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A DARNED GOOD WOMAN

Story ID:3810
Written by:Frederick William Wickert (bio, link, contact, other stories)
Story type:Family Memories
Location:Gilboa, NY 12076 New York USA
Year:1900
Person:Mom
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A DARNED GOOD WOMAN

A DARNED GOOD WOMAN
By Fred Wickert


My Dad discovered my Mom when they were in college at Syracuse University. I don’t know if Dad was impressed by her looks, or by her musical talent, or both. It was music that introduced them to each other and it was music that brought them together. (See A LOVE STORY, Ourecho story ID#2172.)

Mom was a concert pianist and pipe organist. She also had considerable talent in playing a harp. My dad sang. Both loved music. When Dad and Mom met, she had great plans for a future career in music and a concert tour of Europe was already in the works. She gave it all up for Dad.

Together they suffered through many tragedies and hard times. They survived poverty for a while. Then they suffered their first born being hit by a car at age three while in the care of a baby sitter. There was a triple skull fracture and a very long road to recovery. Helen, named after her mother, had to learn to walk and talk all over again. She had been right handed but after recovering from the accident, was left-handed. She had to have glasses and lost all of her teeth, requiring dentures from an early age.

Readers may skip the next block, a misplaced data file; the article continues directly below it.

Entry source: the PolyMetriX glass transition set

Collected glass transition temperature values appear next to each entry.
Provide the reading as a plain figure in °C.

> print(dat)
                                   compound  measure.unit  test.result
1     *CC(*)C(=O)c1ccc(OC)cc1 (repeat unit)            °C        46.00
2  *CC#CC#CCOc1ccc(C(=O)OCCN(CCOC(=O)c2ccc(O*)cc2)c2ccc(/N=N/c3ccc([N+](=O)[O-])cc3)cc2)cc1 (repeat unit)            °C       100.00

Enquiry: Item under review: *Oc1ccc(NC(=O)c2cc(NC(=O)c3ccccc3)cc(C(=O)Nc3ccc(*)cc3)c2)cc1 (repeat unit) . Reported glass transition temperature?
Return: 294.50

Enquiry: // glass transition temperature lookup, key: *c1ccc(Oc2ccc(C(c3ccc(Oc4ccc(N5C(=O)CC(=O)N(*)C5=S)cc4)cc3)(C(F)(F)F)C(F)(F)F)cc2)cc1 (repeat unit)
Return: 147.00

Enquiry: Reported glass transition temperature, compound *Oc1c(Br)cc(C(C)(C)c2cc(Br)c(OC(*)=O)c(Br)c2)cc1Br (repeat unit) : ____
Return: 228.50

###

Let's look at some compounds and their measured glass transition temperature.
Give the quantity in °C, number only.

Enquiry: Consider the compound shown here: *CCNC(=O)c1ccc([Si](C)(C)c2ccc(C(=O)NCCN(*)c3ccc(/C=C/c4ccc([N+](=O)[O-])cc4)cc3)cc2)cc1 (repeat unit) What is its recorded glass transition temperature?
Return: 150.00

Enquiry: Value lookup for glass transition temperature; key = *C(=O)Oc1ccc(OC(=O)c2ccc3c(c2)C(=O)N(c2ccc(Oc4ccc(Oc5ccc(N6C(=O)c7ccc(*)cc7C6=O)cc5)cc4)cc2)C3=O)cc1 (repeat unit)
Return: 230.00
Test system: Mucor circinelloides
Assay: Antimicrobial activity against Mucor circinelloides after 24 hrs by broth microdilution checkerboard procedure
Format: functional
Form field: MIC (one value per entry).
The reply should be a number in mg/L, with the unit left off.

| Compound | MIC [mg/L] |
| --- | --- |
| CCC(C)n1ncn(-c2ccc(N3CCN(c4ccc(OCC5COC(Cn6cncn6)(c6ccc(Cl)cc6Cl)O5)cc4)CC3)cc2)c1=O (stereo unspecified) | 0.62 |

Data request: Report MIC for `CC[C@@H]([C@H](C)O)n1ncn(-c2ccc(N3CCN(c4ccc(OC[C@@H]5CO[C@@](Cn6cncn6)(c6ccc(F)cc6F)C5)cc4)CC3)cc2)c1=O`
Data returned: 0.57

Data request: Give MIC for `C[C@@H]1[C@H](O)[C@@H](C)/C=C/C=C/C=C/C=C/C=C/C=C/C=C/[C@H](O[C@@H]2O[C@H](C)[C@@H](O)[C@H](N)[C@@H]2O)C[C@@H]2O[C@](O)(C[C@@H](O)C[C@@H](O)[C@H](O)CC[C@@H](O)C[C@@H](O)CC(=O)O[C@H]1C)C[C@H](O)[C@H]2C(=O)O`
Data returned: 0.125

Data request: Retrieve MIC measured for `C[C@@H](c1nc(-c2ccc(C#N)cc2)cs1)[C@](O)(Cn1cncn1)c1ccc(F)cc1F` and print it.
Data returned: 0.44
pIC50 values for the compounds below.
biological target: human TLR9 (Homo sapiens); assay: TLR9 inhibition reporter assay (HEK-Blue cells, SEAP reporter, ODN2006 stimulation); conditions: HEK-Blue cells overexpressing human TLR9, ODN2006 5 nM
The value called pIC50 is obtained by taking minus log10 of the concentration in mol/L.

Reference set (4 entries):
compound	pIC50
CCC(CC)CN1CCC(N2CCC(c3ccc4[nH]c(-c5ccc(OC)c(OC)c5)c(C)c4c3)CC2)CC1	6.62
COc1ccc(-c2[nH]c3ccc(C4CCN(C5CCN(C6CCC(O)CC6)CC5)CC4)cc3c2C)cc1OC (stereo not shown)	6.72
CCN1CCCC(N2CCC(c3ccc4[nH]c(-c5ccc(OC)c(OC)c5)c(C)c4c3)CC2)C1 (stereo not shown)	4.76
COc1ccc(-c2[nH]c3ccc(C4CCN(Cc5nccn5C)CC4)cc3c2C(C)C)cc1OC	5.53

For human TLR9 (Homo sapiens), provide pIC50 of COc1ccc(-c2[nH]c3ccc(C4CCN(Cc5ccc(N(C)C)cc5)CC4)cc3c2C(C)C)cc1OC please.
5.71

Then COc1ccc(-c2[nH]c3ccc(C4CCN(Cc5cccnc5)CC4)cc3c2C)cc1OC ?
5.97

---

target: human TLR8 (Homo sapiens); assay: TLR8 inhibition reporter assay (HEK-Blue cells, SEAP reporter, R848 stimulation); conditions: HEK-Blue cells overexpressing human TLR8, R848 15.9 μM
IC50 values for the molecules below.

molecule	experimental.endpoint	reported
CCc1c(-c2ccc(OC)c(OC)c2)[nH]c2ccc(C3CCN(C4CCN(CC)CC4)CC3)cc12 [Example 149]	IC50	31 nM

The second daughter had asthma and all the complications that go with it. Then a son was born. At age twelve, he suffered Polio and paralysis of both legs. (See FOOTBALL ON MY MIND, Ourecho story ID #582.) A third daughter came along. The Great Depression came along and with everyone else, they had to endure. Dad was having a problem with extreme high blood pressure. Taking the advice of his doctor, he resigned his tenured teaching job and they sought a new life.

Now, Mom was a society minded woman. She enjoyed her social life. She taught piano lessons, played the organ at church, and was frequently called upon to play for one organization or another at their meetings. She was not only highly respected in her community, but also revered. Her personality was one of graciousness and charm, and yes, even sweetness.

The sudden loss of that life and the moving to a farm life was difficult for her. Then World War II came along. There was no more social life. As with everyone, the war brought changes and sacrifices. She did have a job as organist at a church. Dad farmed it in the day and worked in a war factory at night. Eventually the strain on him brought about his first heart attack.

A frightened stray cat bit off the end of her finger. (See SMOKEY, Ourecho story ID #1712.) It was sewed back on but was sore for a very long time. This was not helpful for an organist/pianist to cope with.